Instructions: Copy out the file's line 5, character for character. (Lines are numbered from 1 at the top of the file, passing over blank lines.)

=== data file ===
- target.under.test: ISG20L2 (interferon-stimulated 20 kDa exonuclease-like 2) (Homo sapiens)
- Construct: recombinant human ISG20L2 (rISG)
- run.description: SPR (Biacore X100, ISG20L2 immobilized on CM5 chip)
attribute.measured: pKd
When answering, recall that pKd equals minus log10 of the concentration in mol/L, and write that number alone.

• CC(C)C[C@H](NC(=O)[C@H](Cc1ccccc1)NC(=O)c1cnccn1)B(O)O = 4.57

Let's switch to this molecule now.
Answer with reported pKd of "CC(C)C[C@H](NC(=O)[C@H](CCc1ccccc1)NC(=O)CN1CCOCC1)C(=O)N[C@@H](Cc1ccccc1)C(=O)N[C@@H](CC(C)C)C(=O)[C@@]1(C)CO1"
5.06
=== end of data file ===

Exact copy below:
When answering, recall that pKd equals minus log10 of the concentration in mol/L, and write that number alone.